When John Kerry succeeded Hillary Clinton as secretary of state in February, Clinton’s emotional departure from the State Department received blanket media coverage. Kerry’s arrival received next to none.
“So here’s the big question before the country and the world and the State Department after the last eight years,” Kerry said in a speech to State Department employees on his first day on the job. “Can a man actually run the State Department? I don’t know.”
As the crowd roared with laughter, Kerry pushed the joke too far.
“As the saying goes,” he said, “I have big heels to fill.”
Nearly three weeks later, Kerry’s first foreign-policy speech as secretary, an hour-long defense of diplomacy and foreign aid, was a flop. The Washington Post gave it 500 words. The New York Times ignored it. (He was also accused of accidentally inventing a new country called “Kyrzakhstan,” an apparent conflation of Kazakhstan and Kyrgyzstan.)
The nearly universal expectation was that Kerry’s tenure would be overshadowed by his predecessor’s, for a long list of reasons. For starters, he was arriving in Foggy Bottom when the country seemed to be withdrawing from the world. Exhausted by two long wars, Americans were wary of ambitious new foreign engagements—certainly of military ones, but of entangling diplomatic ones, too. Barack Obama’s administration, accelerating a process that had begun in the early 1960s under President Kennedy, was centralizing foreign-policy decision making in the White House’s National Security Council, marginalizing the State Department. Kerry hadn’t even been Obama’s first choice for the position, getting nominated only when the candidacy of United Nations Ambassador Susan Rice was derailed by her tenuous association with the Benghazi-consulate tragedy in 2012. (Rice ended up running the National Security Council.) The appetite for risk taking in the White House is never high, but after the Benghazi imbroglio, it was particularly low. Finally, Kerry, a defeated presidential candidate, was devoid of the sexiness that automatically attaches to a figure, like Hillary Clinton, who remains a legitimate presidential prospect. The consensus in Washington was that Kerry was a boring if not irrelevant man stepping into what was becoming a boring, irrelevant job.
Yet his time at the State Department has been anything but boring—and no one can argue his lack of relevance. Nearly a year into his tenure, Kerry is the driving force behind a flurry of Mideast diplomacy the scope of which has not been seen in years. In the face of widespread skepticism, he has revived the Israeli-Palestinian peace process; brokered a deal with Russia to remove chemical weapons from Syria; embarked on a new round of nuclear talks with Iran, holding the highest-level face-to-face talks with Iranian diplomats in years; and started hammering out a new post-withdrawal security agreement with Afghan President Hamid Karzai. Some of these initiatives seemed to begin almost by accident; all of them could still go awry; any of them could blow up in Kerry’s face. His critics say that even if these initiatives don’t collapse, they may do more to boost Kerry’s stature than to increase geopolitical stability. But it’s looking more and more possible that when the history of early-21st-century diplomacy gets written, it will be Kerry who is credited with making the State Department relevant again.
As Kerry’s provisional successes on disparate fronts pile up, the White House’s praise for him, both in public and in private, has become more fulsome. “If you step back and look at his stature in the administration and the world, you know, it’s been consistently elevated,” says Ben Rhodes, a deputy national-security adviser and a longtime speechwriter for President Obama, referring to Kerry’s work on Israel-Palestine, Syria, and Iran. “He’s front and center on all these issues. That clearly represents a very ambitious first year for any secretary of state.”
Despite the administration’s general approbation, the secretary of state’s diplomatic adventuring has sometimes whitened knuckles and furrowed brows in the White House, and produced guffaws inside the Beltway. Kerry has a bad habit of wandering off script. On a trip to Pakistan in August, he created two diplomatic incidents in a single interview. First he said that the Egyptian army was “restoring democracy” when it toppled the country’s democratically elected president. Then he said that President Obama had “a timeline” for ending U.S. drone strikes in Pakistan. Neither of these declarations aligned with the White House’s position; within hours, officials in Washington were scrambling to correct Kerry’s statements. In September, while trying to make the case to Congress for air strikes on Syria, he said during sometimes rambling testimony that the administration might deploy American “boots on the ground”—a statement he had to spend the next several hours trying to roll back. At a press conference in London a week later, he overshot in the opposite direction, promising that any American strike against Syria would be “unbelievably small”—a bit of impressively self-defeating rhetoric that undermined days of administration efforts to argue that a few dozen Tomahawk cruise-missile strikes would be more than what hawkish critics were calling a pointless “pinprick.” Even one of his most notable successes—getting the Russians to work with the Syrians to forswear chemical weapons—may have been an example of what some have called “gaffe diplomacy,” because Kerry, in saying the wrong thing at the right time, accidentally carved out room for President Obama to maneuver. (For his part, Kerry insists that he meant to say what he said.)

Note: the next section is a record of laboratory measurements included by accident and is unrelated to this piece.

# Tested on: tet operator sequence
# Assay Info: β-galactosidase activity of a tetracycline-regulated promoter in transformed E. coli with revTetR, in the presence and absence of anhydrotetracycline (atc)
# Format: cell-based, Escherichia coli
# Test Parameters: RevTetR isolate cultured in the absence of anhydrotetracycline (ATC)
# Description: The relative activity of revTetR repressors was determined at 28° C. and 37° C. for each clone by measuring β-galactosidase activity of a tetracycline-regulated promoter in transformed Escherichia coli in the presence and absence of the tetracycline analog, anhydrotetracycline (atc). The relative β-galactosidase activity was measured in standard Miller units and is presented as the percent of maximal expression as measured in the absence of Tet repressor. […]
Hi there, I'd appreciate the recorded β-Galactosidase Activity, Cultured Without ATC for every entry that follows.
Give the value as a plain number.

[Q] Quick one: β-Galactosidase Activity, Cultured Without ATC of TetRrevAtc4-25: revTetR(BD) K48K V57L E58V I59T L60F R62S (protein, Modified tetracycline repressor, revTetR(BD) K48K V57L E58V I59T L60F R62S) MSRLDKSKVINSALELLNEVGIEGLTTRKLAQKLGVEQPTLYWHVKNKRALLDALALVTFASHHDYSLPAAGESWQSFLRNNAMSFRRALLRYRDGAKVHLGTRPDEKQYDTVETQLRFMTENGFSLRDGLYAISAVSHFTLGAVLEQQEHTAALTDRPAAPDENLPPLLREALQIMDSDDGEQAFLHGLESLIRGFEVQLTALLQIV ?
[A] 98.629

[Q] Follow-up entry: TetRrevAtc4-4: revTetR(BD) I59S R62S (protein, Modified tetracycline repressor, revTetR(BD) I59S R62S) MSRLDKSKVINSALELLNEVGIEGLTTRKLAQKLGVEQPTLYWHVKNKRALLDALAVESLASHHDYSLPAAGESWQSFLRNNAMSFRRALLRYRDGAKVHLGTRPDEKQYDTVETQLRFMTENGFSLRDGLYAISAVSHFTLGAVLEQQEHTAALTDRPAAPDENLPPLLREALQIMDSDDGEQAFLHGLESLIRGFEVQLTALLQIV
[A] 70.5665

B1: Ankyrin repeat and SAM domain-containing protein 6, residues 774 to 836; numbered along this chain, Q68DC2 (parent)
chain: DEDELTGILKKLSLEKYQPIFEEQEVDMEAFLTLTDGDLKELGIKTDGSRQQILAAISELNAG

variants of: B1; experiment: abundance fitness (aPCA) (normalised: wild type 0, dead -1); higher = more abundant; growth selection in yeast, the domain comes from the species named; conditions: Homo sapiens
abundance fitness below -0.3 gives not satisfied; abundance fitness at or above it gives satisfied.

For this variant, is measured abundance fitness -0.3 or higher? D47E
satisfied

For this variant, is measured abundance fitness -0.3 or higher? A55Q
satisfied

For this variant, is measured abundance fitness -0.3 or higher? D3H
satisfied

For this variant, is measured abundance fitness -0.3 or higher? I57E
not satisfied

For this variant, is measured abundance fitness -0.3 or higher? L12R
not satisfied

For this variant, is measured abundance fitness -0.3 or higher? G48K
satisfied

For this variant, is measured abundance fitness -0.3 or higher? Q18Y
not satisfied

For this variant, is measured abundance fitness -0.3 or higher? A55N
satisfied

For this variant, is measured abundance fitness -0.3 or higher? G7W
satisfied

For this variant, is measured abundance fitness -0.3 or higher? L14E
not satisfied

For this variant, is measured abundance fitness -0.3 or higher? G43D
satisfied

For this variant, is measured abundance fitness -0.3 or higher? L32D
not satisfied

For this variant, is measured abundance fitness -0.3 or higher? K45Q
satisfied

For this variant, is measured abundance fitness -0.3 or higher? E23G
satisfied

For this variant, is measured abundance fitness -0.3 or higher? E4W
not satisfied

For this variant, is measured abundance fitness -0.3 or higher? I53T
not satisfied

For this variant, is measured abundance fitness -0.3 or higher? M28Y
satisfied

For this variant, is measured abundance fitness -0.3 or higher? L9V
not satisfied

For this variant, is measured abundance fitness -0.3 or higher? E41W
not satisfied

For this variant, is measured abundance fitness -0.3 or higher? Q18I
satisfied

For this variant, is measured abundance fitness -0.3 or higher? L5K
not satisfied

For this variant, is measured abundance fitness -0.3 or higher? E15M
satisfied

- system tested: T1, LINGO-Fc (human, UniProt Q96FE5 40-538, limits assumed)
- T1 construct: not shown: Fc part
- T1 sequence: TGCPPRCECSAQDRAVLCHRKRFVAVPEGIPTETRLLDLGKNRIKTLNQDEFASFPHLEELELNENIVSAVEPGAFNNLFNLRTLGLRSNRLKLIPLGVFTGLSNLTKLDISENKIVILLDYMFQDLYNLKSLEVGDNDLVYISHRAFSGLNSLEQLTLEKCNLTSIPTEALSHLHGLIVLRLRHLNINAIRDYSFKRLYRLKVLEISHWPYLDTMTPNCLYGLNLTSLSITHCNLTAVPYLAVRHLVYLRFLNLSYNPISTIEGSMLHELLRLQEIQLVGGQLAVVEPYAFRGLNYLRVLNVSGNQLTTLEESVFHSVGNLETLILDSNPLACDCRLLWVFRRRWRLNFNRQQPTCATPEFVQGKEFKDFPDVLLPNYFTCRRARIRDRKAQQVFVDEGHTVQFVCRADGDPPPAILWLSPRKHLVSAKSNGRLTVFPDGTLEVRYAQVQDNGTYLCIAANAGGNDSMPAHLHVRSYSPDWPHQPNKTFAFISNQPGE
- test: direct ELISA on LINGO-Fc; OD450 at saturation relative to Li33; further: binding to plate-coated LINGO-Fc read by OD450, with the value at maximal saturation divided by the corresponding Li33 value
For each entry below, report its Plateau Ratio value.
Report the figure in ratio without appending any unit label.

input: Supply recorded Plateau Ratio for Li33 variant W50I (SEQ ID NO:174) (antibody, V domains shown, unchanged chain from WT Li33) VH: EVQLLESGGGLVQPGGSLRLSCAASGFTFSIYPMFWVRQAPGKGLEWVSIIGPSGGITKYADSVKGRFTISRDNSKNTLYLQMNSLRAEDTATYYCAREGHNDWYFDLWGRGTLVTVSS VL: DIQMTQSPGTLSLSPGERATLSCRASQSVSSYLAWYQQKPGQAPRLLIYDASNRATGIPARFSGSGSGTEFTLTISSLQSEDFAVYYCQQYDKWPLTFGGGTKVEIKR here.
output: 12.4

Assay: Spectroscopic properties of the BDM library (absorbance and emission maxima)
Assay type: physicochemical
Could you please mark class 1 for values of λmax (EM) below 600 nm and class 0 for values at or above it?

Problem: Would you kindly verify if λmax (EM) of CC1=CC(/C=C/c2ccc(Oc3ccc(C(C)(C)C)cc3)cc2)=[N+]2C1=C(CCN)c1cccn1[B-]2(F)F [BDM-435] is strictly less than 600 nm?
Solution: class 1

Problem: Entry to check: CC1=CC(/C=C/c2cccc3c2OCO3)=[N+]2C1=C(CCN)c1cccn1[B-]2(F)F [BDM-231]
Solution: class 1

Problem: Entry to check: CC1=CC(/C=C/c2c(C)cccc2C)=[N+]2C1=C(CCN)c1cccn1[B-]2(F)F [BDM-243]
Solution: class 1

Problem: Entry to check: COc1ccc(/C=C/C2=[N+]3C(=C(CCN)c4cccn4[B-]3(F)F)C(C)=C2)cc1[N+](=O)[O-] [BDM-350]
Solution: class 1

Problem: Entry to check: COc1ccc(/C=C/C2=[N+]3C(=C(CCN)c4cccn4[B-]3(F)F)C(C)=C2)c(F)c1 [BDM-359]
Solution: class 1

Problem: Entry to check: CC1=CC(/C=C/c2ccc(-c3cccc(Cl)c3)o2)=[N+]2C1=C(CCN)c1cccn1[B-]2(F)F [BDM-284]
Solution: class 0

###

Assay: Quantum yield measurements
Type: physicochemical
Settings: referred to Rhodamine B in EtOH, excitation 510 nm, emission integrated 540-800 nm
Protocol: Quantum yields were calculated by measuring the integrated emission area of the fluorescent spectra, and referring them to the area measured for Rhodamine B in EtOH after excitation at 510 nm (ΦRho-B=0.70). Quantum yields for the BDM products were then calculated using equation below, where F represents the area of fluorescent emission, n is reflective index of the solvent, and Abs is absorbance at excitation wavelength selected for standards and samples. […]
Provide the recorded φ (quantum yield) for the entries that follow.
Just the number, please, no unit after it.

To help Kerry—and to help keep him reined in—the White House dispatched Obama’s 2012 campaign spokesperson, Jen Psaki, to become the State Department’s chief spokesperson. Psaki, who had previously worked as a spokesperson for Kerry’s presidential campaign, was trusted by both men. (Psaki told me she took the State Department position because she’s a longtime fan of Kerry’s.)
When I asked Ben Rhodes about Kerry’s veering off script, he said that the view from the White House is that Kerry’s gaffes are genuine mistakes, not Machiavellian efforts to influence policy debate. “Look, he’s out there a ton, he’s out there more than anyone else,” Rhodes said. “Nobody would challenge the notion that he’s been very much a team player and willing to take on really hard assignments from the president and go to the toughest places.”
Kerry’s critics take a less charitable view, saying his gaffes are caused by arrogance and indiscipline. They say that even in a city swollen with egotism and pomposity, Kerry stands out. To mention Kerry’s name among jaded Washington-establishment types is to elicit rolling of eyes; a word that comes up frequently in conversations about Kerry is gasbag. He had few close friends in the Senate, where he served for nearly 30 years. A former diplomat says Kerry’s recent foreign-policy successes have made him more insufferable than ever. One theory holds that his years in the Senate ruined him: too many hours speaking to a c-span camera in an empty Senate chamber have left him prone to run-on sentences and bloviating “Senate speak.” (In one late-night press conference in Moscow last May, he uttered a staggering 95-word sentence.) This theory is undercut by those who have known him longer. “Even as a junior or senior, he was a pompous blowhard,” says someone who attended Yale with Kerry in the 1960s and asked not to be named.